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New JILA Technique Reveals Hidden Properties of Ultracold Atomic Gases

For Immediate Release: August 6, 2008


Contact: Laura Ost
(303) 497-4880

BOULDER, Colo.—Physicists at JILA, a joint institute of the National Institute of Standards and Technology (NIST) and the University of Colorado at Boulder, have demonstrated a powerful new technique that reveals hidden properties of ultracold atomic gases.

JILA technique

A powerful new JILA technique reveals hidden properties of ultracold atoms in a superfluid, in which atoms form pairs like electrons in a superconductor. The JILA group focuses on the "crossover" stage (middle graphic) between the small pairs of a Bose-Einstein Condensate (left) and the extremely large pairs of a low-temperature superconductor (right).

Credit: C. Regal/JILA
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To develop the new technique, the scientists borrowed an idea used for nearly a century in the study of materials: photoemission spectroscopy. Traditional photoemission spectroscopy probes the energy of electrons in a material. The new photoemission spectroscopy technique, described in the Aug. 7 issue of Nature,* adapts this technique to study potassium atoms in an ultracold gas.

Photoemission spectroscopy is particularly powerful in revealing details of the pairing of electrons in high-temperature superconductors, which are solids that have zero resistance to electrical current at relatively high temperatures (but still below room temperature). The scientists at JILA study a very similar phenomenon: superfluidity (fluids that can flow with zero friction). Specifically, they study how atoms in a Fermi gas behave as they “cross over” from acting like a Bose Einstein Condensate (in which fermions pair up to form tightly bound molecules) to behaving like pairs of separated electrons in a superconductor.

In the crossover region, atoms in an ultracold gas exert very strong forces on each other, which masks their individual properties. To see the hidden behavior, JILA scientists apply a radio frequency field to a cloud of trapped, paired potassium atoms, ejecting a few atoms from the strongly interacting cloud. Then the laser trap is turned off so the gas can expand. Scientists make images and count the numbers of escaping atoms at different velocities. With this information, scientists can calculate the atoms’ original energy states and momentum values back when they were inside the gas. Scientists then map the energy levels for all the original states of the atoms and can identify a particular pattern that shows the appearance of a large “energy gap,” which represents the amount of energy needed to break apart a pair of atoms.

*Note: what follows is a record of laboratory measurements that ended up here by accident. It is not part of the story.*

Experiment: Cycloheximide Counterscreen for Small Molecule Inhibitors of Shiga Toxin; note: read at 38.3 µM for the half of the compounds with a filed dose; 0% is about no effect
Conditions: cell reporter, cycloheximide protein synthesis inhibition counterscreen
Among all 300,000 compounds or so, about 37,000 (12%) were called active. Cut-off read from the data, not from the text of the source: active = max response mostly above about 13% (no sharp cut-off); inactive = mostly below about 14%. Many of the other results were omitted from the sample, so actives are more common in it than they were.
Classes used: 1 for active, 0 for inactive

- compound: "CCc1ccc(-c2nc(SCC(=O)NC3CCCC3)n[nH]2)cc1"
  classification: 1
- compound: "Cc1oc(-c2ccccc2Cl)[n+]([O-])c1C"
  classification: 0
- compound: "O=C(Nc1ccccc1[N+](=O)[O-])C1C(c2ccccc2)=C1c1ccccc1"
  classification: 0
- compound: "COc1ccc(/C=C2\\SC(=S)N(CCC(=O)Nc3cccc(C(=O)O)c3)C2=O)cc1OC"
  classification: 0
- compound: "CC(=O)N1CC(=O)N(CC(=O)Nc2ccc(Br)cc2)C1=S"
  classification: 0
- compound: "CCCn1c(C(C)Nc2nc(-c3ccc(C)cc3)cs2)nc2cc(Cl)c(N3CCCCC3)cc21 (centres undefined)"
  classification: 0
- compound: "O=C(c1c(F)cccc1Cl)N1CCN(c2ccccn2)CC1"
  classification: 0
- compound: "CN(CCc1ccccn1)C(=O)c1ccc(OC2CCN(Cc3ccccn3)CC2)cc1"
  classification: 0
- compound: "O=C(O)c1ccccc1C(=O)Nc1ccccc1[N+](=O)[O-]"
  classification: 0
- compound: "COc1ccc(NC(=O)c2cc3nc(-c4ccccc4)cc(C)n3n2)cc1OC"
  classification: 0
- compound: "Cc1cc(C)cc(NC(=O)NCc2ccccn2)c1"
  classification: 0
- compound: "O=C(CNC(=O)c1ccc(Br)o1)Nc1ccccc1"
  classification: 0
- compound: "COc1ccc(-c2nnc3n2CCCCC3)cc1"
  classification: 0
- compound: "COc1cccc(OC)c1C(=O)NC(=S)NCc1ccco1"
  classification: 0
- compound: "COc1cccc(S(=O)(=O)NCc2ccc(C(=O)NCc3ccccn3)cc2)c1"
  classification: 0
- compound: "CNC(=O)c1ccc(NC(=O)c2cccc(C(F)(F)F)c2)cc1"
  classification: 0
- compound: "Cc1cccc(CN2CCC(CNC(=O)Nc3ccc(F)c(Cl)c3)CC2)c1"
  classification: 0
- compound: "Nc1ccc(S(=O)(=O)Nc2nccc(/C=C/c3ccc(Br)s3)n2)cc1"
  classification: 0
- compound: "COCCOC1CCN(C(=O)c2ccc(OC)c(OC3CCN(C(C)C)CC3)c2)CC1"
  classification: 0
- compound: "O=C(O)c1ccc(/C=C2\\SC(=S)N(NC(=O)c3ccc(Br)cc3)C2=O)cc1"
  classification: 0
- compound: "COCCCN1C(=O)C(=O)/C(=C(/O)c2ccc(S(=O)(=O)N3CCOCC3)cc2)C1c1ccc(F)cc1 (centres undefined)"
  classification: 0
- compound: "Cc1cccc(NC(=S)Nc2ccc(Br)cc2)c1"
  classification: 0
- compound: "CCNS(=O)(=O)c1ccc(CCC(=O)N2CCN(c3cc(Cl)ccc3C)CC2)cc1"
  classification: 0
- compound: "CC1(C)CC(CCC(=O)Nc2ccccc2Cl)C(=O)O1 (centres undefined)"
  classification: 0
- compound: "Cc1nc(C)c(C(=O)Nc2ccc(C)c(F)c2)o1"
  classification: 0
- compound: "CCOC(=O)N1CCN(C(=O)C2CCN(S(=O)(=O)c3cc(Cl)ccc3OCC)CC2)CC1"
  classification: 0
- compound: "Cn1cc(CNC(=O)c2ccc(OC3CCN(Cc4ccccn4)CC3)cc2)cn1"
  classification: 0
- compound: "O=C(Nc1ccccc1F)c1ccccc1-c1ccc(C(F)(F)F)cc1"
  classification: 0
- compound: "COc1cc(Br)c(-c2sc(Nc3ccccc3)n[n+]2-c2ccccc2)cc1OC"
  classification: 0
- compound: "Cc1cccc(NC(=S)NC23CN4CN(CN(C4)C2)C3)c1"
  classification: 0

The new photoemission technique represents a huge jump in the information available to physicists who study ultracold gases. Traditionally, scientists could probe either the energy or momentum of these gases, not both. The new technique simultaneously probes the energy and momentum, allowing the scientists to study the microscopics involved in the pairing of two atoms.

"This technique is a clean probe of the microscopics in this system, and it allows us to see interesting things like a very large energy gap that seems to appear before the superfluid state," says group leader Deborah Jin, a JILA/NIST fellow. Another research group previously identified what seemed to be an energy gap; however, the results of the JILA technique are much clearer to interpret, Jin says.

Ultimately, the JILA work studying superfluidity in atomic gases may one day help in understanding the energy gap that appears in high-temperature superconductors, which may have applications such as more efficient transmission of electricity across power grids. In addition, the new technique can be extended beyond the study of pairing to include, for example, the study of atoms trapped in crisscrossed "lattices" of laser light, a building block for some atomic clock and quantum computer designs.

Funding for the research was provided by the National Science Foundation.

*J.T. Stewart, J.P. Gaebler and D.S. Jin. Using photoemission spectroscopy to probe a strongly interacting Fermi gas. Nature. Aug. 7, 2008.